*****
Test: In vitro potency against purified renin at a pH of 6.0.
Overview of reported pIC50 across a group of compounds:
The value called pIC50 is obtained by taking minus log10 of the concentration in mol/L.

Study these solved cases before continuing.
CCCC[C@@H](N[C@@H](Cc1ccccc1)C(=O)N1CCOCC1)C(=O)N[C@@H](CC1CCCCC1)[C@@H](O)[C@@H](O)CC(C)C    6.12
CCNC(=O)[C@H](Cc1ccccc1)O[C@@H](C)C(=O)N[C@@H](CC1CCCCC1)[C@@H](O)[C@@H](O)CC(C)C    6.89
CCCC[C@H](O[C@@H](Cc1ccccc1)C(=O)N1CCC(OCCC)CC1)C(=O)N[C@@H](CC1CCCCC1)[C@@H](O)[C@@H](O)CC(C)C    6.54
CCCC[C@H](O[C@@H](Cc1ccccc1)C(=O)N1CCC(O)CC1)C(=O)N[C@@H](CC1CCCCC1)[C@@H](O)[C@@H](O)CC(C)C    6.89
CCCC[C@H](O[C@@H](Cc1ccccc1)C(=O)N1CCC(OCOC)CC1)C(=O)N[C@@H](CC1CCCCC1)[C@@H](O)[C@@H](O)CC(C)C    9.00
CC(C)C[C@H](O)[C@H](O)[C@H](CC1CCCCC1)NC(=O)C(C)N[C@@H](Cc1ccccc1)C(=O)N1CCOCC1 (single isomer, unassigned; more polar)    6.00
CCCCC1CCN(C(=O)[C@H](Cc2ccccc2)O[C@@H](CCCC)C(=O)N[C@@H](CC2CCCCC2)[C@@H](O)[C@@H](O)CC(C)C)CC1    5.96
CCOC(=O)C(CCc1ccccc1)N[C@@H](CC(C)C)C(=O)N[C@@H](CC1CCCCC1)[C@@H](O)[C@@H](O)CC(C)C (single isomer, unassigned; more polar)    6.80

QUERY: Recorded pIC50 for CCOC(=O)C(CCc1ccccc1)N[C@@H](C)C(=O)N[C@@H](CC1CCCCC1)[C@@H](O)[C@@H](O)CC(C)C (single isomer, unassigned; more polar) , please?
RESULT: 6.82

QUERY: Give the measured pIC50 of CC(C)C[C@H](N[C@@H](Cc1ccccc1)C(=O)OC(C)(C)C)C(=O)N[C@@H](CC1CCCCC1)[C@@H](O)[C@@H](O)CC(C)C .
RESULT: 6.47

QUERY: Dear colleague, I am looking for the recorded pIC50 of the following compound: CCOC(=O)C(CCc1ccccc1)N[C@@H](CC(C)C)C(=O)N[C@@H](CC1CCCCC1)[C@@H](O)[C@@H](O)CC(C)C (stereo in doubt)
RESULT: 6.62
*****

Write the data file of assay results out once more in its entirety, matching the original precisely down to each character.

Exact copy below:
Test: In vitro potency against purified renin at a pH of 6.0.
Overview of reported pIC50 across a group of compounds:
The value called pIC50 is obtained by taking minus log10 of the concentration in mol/L.

Study these solved cases before continuing.
CCCC[C@@H](N[C@@H](Cc1ccccc1)C(=O)N1CCOCC1)C(=O)N[C@@H](CC1CCCCC1)[C@@H](O)[C@@H](O)CC(C)C    6.12
CCNC(=O)[C@H](Cc1ccccc1)O[C@@H](C)C(=O)N[C@@H](CC1CCCCC1)[C@@H](O)[C@@H](O)CC(C)C    6.89
CCCC[C@H](O[C@@H](Cc1ccccc1)C(=O)N1CCC(OCCC)CC1)C(=O)N[C@@H](CC1CCCCC1)[C@@H](O)[C@@H](O)CC(C)C    6.54
CCCC[C@H](O[C@@H](Cc1ccccc1)C(=O)N1CCC(O)CC1)C(=O)N[C@@H](CC1CCCCC1)[C@@H](O)[C@@H](O)CC(C)C    6.89
CCCC[C@H](O[C@@H](Cc1ccccc1)C(=O)N1CCC(OCOC)CC1)C(=O)N[C@@H](CC1CCCCC1)[C@@H](O)[C@@H](O)CC(C)C    9.00
CC(C)C[C@H](O)[C@H](O)[C@H](CC1CCCCC1)NC(=O)C(C)N[C@@H](Cc1ccccc1)C(=O)N1CCOCC1 (single isomer, unassigned; more polar)    6.00
CCCCC1CCN(C(=O)[C@H](Cc2ccccc2)O[C@@H](CCCC)C(=O)N[C@@H](CC2CCCCC2)[C@@H](O)[C@@H](O)CC(C)C)CC1    5.96
CCOC(=O)C(CCc1ccccc1)N[C@@H](CC(C)C)C(=O)N[C@@H](CC1CCCCC1)[C@@H](O)[C@@H](O)CC(C)C (single isomer, unassigned; more polar)    6.80

QUERY: Recorded pIC50 for CCOC(=O)C(CCc1ccccc1)N[C@@H](C)C(=O)N[C@@H](CC1CCCCC1)[C@@H](O)[C@@H](O)CC(C)C (single isomer, unassigned; more polar) , please?
RESULT: 6.82

QUERY: Give the measured pIC50 of CC(C)C[C@H](N[C@@H](Cc1ccccc1)C(=O)OC(C)(C)C)C(=O)N[C@@H](CC1CCCCC1)[C@@H](O)[C@@H](O)CC(C)C .
RESULT: 6.47

QUERY: Dear colleague, I am looking for the recorded pIC50 of the following compound: CCOC(=O)C(CCc1ccccc1)N[C@@H](CC(C)C)C(=O)N[C@@H](CC1CCCCC1)[C@@H](O)[C@@H](O)CC(C)C (stereo in doubt)
RESULT: 6.62